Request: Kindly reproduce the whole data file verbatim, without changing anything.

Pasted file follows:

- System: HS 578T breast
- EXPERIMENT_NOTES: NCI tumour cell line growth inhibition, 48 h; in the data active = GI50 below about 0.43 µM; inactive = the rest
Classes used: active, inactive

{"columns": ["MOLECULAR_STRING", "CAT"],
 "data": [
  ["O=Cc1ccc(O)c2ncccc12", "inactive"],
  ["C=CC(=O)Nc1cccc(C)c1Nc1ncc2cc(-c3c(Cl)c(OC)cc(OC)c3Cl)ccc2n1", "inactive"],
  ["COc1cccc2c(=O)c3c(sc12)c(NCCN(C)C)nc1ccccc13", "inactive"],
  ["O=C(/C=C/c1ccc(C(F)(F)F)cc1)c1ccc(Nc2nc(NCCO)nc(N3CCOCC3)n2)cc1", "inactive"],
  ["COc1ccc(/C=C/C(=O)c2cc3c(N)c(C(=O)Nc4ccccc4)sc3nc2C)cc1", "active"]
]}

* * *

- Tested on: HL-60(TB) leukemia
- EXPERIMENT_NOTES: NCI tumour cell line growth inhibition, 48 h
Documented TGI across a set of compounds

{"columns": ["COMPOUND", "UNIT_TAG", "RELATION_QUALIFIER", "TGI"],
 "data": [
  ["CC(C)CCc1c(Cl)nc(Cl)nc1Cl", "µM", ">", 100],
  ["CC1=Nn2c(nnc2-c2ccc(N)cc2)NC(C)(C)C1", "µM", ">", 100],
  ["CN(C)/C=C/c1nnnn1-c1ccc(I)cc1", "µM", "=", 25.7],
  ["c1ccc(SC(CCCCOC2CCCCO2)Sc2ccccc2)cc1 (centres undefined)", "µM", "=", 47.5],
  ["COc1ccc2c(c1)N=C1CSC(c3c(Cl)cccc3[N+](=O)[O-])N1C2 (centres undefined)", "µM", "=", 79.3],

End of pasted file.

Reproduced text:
- System: HS 578T breast
- EXPERIMENT_NOTES: NCI tumour cell line growth inhibition, 48 h; in the data active = GI50 below about 0.43 µM; inactive = the rest
Classes used: active, inactive

{"columns": ["MOLECULAR_STRING", "CAT"],
 "data": [
  ["O=Cc1ccc(O)c2ncccc12", "inactive"],
  ["C=CC(=O)Nc1cccc(C)c1Nc1ncc2cc(-c3c(Cl)c(OC)cc(OC)c3Cl)ccc2n1", "inactive"],
  ["COc1cccc2c(=O)c3c(sc12)c(NCCN(C)C)nc1ccccc13", "inactive"],
  ["O=C(/C=C/c1ccc(C(F)(F)F)cc1)c1ccc(Nc2nc(NCCO)nc(N3CCOCC3)n2)cc1", "inactive"],
  ["COc1ccc(/C=C/C(=O)c2cc3c(N)c(C(=O)Nc4ccccc4)sc3nc2C)cc1", "active"]
]}

* * *

- Tested on: HL-60(TB) leukemia
- EXPERIMENT_NOTES: NCI tumour cell line growth inhibition, 48 h
Documented TGI across a set of compounds

{"columns": ["COMPOUND", "UNIT_TAG", "RELATION_QUALIFIER", "TGI"],
 "data": [
  ["CC(C)CCc1c(Cl)nc(Cl)nc1Cl", "µM", ">", 100],
  ["CC1=Nn2c(nnc2-c2ccc(N)cc2)NC(C)(C)C1", "µM", ">", 100],
  ["CN(C)/C=C/c1nnnn1-c1ccc(I)cc1", "µM", "=", 25.7],
  ["c1ccc(SC(CCCCOC2CCCCO2)Sc2ccccc2)cc1 (centres undefined)", "µM", "=", 47.5],
  ["COc1ccc2c(c1)N=C1CSC(c3c(Cl)cccc3[N+](=O)[O-])N1C2 (centres undefined)", "µM", "=", 79.3],